Monday, September 26, 2011

Tuyen Chung

Blog #3 Japanese Carpentry

As I was preparing to make my final project (a coffee table), I decided to make my table easy to assemble and disassemble. This required some form of joint that did not include glue. I decided to use pegs that would fasten my mortise and tenon securely. I discover this kind of joint from researching Japanese joinery a while back. Japanese carpentry has been around for more than 1000 years. Japanese carpentry is known for its precision and ability to craft small to large buildings without the use of nails, screws, or power tools. This is possible by interlocking joints that keep the structure tightly secured. For larger buildings such as temples, tea houses, shrines, and homes, complex technique are used to assure strong joints. Often used in smaller projects would be the dovetail joint. Dovetail joints are considered a simple method of joinery.

Although dovetail may be a simple method of Japanese joinery, it takes time and precision to make it fit tightly. Large scale buildings require a great deal amount of sturdy and tight joints. Advanced Japanese joinery includes multiple pieces to keep everything in place, illustrated below. With such techniques, these types of joints allow for heavy duty weather, loads of weight, and dependability over time.

Japanese carpentry also cares for the wood they use and select. A popular wood used in Japanese carpentry would be the cypress, also known as hinoki. Cypress is known for its strength, clear grain and resistance to rotting as it ages. Cypress has been used for more than 1000 year in the Japanese carpentry culture. Though carpentry in America stands for carpet installation, Japanese has different names for carpenter and woodworkers. There are four major types, miyadaiku are experts in temples, shrines, and other large buildings. Second is sukiya-daiku, where delicacy and historic details are involved in the making. Teahouses are part of sukiya-daiku expertise. Third would be mainly in construction of furniture called sashimono-shi. Interior finishers are known as tateguya. Although there are four major type of carpentry, they all share the same principles of Japanese carpentry.

Japanese carpentry is a form of art in my opinion because of its form and function that are infused in the making of wood pieces. The process is very enjoyable and very much fun as I experience a novice technique with my coffee table. Japanese carpenter have perfect their joints over the past millennium and it shows in their finish products.

Blog #2 Tusk Tenon

My second blog is about tusk tenon. I wanted to write about tusk tenon because I am trying to make a coffee table which is sturdy and mobile at the same time. Tusk tenon were used since the Middle Ages, like modern days, people seek portable furniture. During those times, households were limited to space so fold up tables were necessary. After a lost one, family would send prized furniture with them. Being able to disassemble a piece of furniture would make sending it easier. The problem with portable furniture is not the mobility but rather the sturdiness of the construction. Tusk tenon, keyed tenon or wedged tenon all involve a small piece which assert force to hold joints tightly together. The small piece which holds the joints together is called a peg. Pegs can be removed from a tenon with key-mortise if pieces need to be disassembled. Though tusk tenon were not favorites in English joinery, German furniture frequently had them.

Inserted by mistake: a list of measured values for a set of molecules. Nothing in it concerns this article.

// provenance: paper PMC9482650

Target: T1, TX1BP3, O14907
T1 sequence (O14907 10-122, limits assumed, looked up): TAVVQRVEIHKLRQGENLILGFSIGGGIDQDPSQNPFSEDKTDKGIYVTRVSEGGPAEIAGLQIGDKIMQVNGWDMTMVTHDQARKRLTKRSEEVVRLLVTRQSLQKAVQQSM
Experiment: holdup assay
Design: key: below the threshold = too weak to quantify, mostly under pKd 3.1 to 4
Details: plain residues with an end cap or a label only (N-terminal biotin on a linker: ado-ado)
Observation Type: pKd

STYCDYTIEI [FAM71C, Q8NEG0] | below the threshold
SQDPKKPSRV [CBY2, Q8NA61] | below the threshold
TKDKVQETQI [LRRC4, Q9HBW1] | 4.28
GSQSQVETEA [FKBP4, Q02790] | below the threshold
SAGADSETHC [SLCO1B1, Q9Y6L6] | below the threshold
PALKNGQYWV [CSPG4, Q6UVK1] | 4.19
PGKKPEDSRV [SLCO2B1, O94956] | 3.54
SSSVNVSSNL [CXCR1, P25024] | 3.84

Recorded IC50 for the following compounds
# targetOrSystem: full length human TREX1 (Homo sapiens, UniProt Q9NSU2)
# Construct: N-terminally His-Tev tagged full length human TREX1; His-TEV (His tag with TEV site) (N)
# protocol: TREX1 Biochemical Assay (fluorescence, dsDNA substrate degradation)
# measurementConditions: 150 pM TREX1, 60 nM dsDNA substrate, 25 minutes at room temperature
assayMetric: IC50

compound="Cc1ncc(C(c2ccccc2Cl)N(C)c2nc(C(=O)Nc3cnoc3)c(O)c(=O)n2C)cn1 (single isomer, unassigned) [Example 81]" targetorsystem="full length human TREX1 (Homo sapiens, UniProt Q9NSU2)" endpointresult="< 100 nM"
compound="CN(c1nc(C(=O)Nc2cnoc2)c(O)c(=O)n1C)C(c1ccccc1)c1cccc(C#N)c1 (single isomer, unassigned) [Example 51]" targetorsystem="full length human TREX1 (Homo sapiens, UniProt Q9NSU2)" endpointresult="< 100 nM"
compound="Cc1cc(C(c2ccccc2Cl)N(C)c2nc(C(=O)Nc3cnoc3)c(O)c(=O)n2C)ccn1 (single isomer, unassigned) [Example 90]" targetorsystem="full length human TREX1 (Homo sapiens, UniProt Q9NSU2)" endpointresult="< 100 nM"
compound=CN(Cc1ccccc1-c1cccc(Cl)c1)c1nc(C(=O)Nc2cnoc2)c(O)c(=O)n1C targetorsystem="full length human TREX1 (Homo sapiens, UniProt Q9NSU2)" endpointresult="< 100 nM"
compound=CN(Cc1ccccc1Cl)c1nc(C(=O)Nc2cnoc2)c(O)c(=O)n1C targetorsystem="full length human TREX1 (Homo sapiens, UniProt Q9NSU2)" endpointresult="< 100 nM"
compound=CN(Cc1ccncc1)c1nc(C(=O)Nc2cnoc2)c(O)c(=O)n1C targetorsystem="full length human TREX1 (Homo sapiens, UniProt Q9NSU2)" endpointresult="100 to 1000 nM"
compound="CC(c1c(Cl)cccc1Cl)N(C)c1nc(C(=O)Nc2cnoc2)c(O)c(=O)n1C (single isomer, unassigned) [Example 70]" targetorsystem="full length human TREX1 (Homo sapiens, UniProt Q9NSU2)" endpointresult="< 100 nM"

It takes little to no skill to make tusk tenon. If you have not done any mortise and tenon, you might want to practice on some scrap wood before your piece. Tusk tenon is a lot like mortise and tenon except it’s on the same piece of wood rather than two pieces. The mortise happens to be cut into the tenon. This allows the peg to fall through holding it in place. Once you are familiar with mortise and tenon, tusk tenon would not be a problem. For tools, it doesn’t take much to make the mortise and tenon. Using only hand tools, it will require a saw and a mortising chisel. A mortising gauge will help with the marking of the mortise. Power tools will decrease the time spent cutting mortises. Drill press and mortising machine will take out the wood much faster for the mortise, but a chisel is still necessary to shape out the corners. In order for a strong joint, you will need clear and straight grain wood without knots or cracks. Good wood for tusk tenon includes hardwood such as oak and poplar. Softer wood would cause problem after a few assemble because of the force asserted to keep joints tight. The tenon should be long enough to have a peg fall through the mortise. It’s better to have a too long of a tenon than a too short of a tenon. This way you can cut the tenon down if it is too long.

For table furniture you will need through mortises and long tenon with key-mortise. Begin with the mortise which the tenon will go through. When making a mortise, you should drill from both side of the wood. Doing so will prevent tears from occurring once you drill through the wood. The size of the mortise will depend on the piece of stock you are working with. The mortise should not extend one third the width of the stock. If the mortise is too big, that will take away the strength of the stock. The rule applies to the peg as well, no more than one third the thickness of the tenon. Make the peg slightly smaller than the chisel you used to make the mortise. The peg’s surface should be grain running both sides. Finally the tenon with key-mortise, this tenon will go through the first mortise and fasten with the peg. This mortise is very important because it provides the force for a strong joint. If the mortise is too far from the shoulder then it has no purpose even with the peg wedged in. One of the ends of the key-mortise should not pass the first mortise because this will allow the peg to have tension. Tusk tenon is more of a fashion sense now a day instead of being a structural sense.